This is a sad day. I finished my last box of Aunt Jemima Buckwheat Pancake mix. Quaker discontinued that line of the brand a while back. Now all the stock I had in the larder is gone. I’ll never slather butter and maple syrup over those flapjacks again.
Aunt Jemima buttermilk mix is still everywhere of course. Yuck. There’s even an Aunt Jemima whole wheat pancake mix available. Double yuck. No substitutes accepted, thank you.
Aunt Jemima has a rich history spanning over 115 years. Chris Rutt and Charles Underwood of the Pearl Milling Company developed Aunt Jemima, the first ready mix. The image of Aunt Jemima was so popular that the company was renamed the Aunt Jemima Mills Company in 1914. Then in 1926 The Quaker Oats Company purchased the Aunt Jemima Mills Company, and has owned the brand since. The brand is still alive and well, but apparently my favorite Buckwheats are no more.
There are plenty of other buckwheat pancake mixes, and one can always buy buckwheat flower and make them from scratch. But it’s not the same. I grew up in Cheyenne, Wyoming. We lived in house at 908 Carey Avenue that is still there. I look at it today and the memories deluge my brain. I just don’t remember that house being so tiny. That’s where I first became an Aunt Jemima Buckwheat addict. I’m proud to say there were few other addictions in that neighborhood.
I wonder why Quaker isn’t making this wonderful product anymore? Could it be that some misguided person or group has made the awful “R” accusation: racism? If so, I suppose it is based on the Black kid in The Little Rascals being named “Buckwheat” and Aunt Jemima being portrayed on the box as a Black woman who makes pancakes. Now, if they were still portraying her in a scarf looking like a house slave, I could sympathize. But that’s not the case anymore, and hasn’t been for decades. So, surely I’m wrong. Quaker must have just made a business decision based on market demand. Right.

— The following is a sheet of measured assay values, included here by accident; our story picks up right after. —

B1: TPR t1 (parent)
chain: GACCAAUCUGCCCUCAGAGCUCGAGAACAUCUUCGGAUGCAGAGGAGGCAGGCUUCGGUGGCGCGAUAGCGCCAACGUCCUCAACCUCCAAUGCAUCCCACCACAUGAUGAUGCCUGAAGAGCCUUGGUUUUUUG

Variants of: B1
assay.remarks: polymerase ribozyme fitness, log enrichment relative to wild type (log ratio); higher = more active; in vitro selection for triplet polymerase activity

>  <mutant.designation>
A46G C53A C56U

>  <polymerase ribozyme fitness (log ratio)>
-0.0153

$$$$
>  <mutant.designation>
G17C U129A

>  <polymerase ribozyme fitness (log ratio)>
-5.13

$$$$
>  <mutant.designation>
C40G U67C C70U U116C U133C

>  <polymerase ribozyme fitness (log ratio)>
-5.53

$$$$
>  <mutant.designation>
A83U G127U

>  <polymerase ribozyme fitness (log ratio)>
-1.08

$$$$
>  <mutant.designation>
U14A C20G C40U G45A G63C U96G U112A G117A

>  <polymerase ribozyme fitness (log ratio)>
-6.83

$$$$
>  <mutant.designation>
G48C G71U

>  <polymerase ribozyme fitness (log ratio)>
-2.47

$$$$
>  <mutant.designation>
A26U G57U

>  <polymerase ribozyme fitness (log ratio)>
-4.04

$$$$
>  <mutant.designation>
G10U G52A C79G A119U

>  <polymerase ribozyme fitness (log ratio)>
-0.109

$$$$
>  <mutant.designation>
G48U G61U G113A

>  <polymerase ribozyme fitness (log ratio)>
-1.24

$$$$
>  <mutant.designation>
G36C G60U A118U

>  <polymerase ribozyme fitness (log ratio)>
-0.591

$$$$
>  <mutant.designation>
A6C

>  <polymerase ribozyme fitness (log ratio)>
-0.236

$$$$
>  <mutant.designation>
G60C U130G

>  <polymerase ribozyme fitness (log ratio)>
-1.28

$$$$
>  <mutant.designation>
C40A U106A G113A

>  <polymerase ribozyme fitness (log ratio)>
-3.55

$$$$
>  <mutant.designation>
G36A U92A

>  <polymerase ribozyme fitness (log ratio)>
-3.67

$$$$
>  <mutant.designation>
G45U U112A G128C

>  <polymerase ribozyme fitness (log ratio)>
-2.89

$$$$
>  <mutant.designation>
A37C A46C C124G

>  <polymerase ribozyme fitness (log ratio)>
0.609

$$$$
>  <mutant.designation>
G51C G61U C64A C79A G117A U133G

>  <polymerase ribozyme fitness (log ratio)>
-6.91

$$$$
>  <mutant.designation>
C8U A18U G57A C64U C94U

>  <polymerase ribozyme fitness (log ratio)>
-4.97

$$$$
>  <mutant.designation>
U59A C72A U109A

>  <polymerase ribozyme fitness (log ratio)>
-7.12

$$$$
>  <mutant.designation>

Well, if there were an accusation that somehow Aunt Jemima’s Buckwheat Pancake Mix is racist [In San Francisco the mayor says Happy Meals are racist] I don’t have a hard time believing that Quaker, like every other corporation in America, immediately tucked its tail between its legs and fell into a fit of political correctness, slobbering and apologizing for itself and Chris Rutt and Charles Underwood as well for an unbroken record of 121 years of the most egregious racism.
But here’s how ridiculous it would be to call Quaker racist for using the image of a Black woman and buckwheat flour to market a product. I was first introduced to Aunt Jemima’s Buckwheat pancakes by none other than Mama Hattie, the grandmother who lived across the street from my family in Cheyenne in the 1950’s. Mama Hattie is the person who influenced my childhood as much as any other adult on the planet at that time. She disciplined all children who were in her immediate sight, and since I was in that realm most of the time I learned to mind my manners as much from her as from my own mother. And my mother whole-heartedly approved.
Of all the memories I have from those days, one thing I didn’t know at the time, or simply didn’t take any notice of, is that Mama Hattie was a Black woman. It just wasn’t of any importance to me at the time, and is now only because racial consciousness is so much more extant now than it was in that time and place. Mama Hattie’s family were very close friends with my mother. My father died when I was 9 and Mama Hattie and her family gave solid support to my mother and me during that time, and when my mother died three months shy of 100 years old, the last member of Mama Hattie’s family still living in Cheyenne sent a note regretting she couldn’t attend my mother’s funeral. She was the same age as my mother, and too frail to travel.
That’s a lost world now. It had a lot going for it, including Aunt Jemima’s Buckwheat Pancake Mix. I don’t approve of Quaker’s decision, whatever the reason. If Mama Hattie were here I’m pretty sure she wouldn’t approve either.
UPDATE: Racist cupcakes? Everything is racist.